BPM Implementation: Top-Down or Bottom Up Change?
By Mike Raia Posted September 8, 2021
What Kind of Organization Are You?
Before we can select an approach to Business Process Management (BPM) implementation, we need to understand the organization's culture and the objectives of the organization’s BPM implementation. In addressing these areas, the organization needs to consider a few factors.
Does the culture of the organization encourage and embrace change?
Making any change in an organization is difficult, but it is more so when the changing area affects people’s daily work routines (i.e., the business processes). BPM requires communication and understanding. Fear creeps in immediately as people feel threatened by the change, and they will resist. Thus, it is important to assure the employees that this change will not result in job losses and that the change will benefit both the employees and the organization with better efficiency and effectiveness.
Are the objectives clear and realistically achievable, given the resources and timescales allocated to the project?
Many implementation projects aim for the moon but are given limited resources, the wrong skill sets, and totally unrealistic completion timelines. You would never consider using a Ford Pickup with a new driver for a World Rally championship. Yet, that is exactly what happens in some software implementation projects. It’s no wonder then to find failed projects littering the road to success so frequently. Ensuring that adequate and suitable resources are enlisted for the project, and the team is given realistic implementation timescales will considerably improve the project's success.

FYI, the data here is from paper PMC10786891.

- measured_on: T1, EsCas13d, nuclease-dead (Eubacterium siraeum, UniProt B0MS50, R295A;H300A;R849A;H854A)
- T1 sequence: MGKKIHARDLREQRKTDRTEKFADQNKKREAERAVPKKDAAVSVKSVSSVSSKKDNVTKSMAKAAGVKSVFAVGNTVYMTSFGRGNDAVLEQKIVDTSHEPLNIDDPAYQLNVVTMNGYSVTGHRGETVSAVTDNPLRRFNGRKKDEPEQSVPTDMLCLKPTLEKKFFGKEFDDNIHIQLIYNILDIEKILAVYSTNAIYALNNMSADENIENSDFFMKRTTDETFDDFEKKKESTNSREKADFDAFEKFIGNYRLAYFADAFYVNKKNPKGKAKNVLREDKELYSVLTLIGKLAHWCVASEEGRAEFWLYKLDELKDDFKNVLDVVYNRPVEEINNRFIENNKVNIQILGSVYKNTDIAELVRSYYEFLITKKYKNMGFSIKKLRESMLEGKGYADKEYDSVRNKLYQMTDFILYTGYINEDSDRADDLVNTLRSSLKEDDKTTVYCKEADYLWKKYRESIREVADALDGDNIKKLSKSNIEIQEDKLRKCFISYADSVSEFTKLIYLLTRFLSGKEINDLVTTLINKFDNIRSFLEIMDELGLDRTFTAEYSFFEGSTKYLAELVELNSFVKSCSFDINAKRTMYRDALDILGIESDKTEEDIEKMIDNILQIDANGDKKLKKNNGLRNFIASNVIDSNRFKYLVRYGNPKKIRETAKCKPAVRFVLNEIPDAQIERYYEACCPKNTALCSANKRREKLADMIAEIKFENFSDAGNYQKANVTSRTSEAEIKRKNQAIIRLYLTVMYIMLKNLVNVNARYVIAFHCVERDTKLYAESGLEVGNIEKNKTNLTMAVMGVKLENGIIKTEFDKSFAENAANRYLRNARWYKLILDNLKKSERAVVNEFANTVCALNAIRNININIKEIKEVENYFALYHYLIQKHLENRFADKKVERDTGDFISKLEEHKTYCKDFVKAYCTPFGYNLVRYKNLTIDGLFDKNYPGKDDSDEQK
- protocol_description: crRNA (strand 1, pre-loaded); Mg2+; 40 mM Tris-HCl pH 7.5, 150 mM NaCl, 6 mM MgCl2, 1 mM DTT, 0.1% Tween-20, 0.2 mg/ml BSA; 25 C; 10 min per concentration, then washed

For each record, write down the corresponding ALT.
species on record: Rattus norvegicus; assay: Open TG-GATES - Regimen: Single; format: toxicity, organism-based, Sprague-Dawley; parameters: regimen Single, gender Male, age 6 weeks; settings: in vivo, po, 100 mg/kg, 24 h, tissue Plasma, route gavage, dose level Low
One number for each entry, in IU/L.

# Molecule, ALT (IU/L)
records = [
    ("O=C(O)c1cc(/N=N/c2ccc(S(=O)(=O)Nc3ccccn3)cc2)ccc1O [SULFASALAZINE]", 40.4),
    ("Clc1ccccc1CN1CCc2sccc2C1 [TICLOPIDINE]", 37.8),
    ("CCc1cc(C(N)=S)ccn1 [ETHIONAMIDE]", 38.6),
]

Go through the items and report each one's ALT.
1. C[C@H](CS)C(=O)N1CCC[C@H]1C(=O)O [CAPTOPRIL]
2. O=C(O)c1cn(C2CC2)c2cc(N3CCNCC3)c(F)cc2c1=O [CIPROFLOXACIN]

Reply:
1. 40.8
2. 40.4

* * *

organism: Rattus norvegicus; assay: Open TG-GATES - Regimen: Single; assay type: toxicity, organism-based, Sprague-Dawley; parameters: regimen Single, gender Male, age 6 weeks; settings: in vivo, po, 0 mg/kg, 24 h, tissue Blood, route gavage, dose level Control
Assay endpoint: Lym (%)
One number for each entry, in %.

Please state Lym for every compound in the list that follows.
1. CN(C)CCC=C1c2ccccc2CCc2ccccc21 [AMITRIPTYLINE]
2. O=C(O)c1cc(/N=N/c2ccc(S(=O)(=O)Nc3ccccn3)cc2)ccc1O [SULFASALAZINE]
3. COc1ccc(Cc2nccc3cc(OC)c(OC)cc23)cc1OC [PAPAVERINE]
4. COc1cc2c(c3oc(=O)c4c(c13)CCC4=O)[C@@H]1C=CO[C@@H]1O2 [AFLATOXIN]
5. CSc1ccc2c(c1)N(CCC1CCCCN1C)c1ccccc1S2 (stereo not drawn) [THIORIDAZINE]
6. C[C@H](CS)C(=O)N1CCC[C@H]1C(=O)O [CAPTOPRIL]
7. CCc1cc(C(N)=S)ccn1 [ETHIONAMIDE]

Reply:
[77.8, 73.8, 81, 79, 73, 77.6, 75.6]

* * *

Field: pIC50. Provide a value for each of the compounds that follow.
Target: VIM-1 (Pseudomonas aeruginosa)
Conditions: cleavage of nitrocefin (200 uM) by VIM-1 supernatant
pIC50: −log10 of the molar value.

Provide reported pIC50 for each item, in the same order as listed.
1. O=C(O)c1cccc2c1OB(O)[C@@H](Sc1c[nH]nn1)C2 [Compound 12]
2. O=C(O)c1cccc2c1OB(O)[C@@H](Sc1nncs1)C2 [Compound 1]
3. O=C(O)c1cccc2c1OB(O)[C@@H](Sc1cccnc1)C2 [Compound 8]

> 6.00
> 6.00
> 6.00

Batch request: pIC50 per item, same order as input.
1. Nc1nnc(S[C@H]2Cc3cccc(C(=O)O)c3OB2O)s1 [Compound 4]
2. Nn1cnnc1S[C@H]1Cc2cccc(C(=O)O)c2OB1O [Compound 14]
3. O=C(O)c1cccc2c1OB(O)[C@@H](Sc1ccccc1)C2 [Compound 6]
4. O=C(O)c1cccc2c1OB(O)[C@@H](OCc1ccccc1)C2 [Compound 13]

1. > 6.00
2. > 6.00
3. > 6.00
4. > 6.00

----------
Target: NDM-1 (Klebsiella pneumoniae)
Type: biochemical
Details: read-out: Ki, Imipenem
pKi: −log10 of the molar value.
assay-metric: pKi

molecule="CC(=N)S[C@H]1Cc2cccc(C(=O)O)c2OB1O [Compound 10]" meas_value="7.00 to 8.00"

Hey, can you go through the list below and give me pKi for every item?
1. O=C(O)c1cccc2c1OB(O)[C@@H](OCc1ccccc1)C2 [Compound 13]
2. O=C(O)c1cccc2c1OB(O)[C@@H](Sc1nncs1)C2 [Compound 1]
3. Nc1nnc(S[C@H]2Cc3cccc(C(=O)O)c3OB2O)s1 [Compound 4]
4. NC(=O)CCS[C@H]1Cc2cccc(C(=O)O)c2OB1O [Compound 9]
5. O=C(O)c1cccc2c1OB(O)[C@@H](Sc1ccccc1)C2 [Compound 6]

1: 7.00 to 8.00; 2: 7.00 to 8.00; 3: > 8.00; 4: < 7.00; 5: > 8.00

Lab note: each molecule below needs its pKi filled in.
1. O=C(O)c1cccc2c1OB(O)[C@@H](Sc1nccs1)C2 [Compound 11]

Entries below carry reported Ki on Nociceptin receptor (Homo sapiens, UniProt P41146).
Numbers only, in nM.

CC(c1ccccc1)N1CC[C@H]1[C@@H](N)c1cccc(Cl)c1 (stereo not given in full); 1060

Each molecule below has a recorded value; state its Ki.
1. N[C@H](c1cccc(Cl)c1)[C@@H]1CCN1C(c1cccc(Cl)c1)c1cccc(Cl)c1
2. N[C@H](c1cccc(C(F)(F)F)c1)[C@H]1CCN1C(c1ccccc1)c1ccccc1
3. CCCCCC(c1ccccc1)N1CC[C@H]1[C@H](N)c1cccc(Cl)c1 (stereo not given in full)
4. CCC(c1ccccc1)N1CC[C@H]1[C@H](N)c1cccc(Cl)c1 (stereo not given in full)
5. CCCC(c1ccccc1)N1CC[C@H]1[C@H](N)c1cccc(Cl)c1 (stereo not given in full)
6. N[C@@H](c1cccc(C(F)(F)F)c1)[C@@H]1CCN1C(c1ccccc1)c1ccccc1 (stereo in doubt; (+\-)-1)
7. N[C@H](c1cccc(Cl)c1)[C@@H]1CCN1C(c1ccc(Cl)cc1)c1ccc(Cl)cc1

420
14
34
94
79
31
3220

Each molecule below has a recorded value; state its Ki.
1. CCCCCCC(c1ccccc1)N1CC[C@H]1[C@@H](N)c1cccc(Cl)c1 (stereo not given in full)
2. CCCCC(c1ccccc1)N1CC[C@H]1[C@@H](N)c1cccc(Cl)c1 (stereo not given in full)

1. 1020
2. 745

Evaluating Your Organization’s Maturity Level
Having addressed these management-level strategic issues, the next stage is to consider the current maturity level of the organization’s business processes. This will provide a systematic approach to what is the most appropriate way forward for implementation.
Process maturity assessment has been around for many years. Still, it has become popular in the last few years, as companies want to understand their current level of maturity and what it entails to get to the next level. Once you have assessed where you are on a process maturity scale, it allows you to identify what approach is best for your organization – top-down, bottoms-up, or other hybrids of these approaches.
There are several Process Maturity models available. They all have a common goal of assessing where your organization is on the scale. This then provides the platform for improvement. An example of a maturity model is the Capability Maturity Model Integration (CMMI) Process model shown below:
Whatever model you choose, a process maturity model is used to:
- Identify your current position on the maturity model in terms of a level
- Provide a path to evolve from less mature levels to well-organized and disciplined business processes - a higher level on the model. This is not necessarily the top maturity (5) level. If you are at level 1, it may take several iterative processes to move up the levels. For some organizations, the payback for the investment may not justify all the way to the top level.
All process maturity models have their own assessment methods. The organization can use these for self-assessment or employ external specialists to make this assessment.
So, after having made an assessment which approach is the most suitable for an organization? This depends on the maturity level you have been assessed at and the type of organization you are in. For example:
- If you are at level 1 on the maturity scale, you are likely to be in a ‘Traditional Management’ style (i.e., hierarchal, top-down organization structure where supervisors tell employees what to do and when problems occur, we identify who was at fault). The approach you would take is bottom-up.
- On the other hand, if you are at level 3 or 4, and if you have a cross-functional, process orientated management style (i.e., major cross-functional redesign efforts occur, department groups improve quality where supervisors are expected to facilitate process teams and problems focus on the process -not on people). Under this scenario, you would be looking at a top-down or hybrid approach.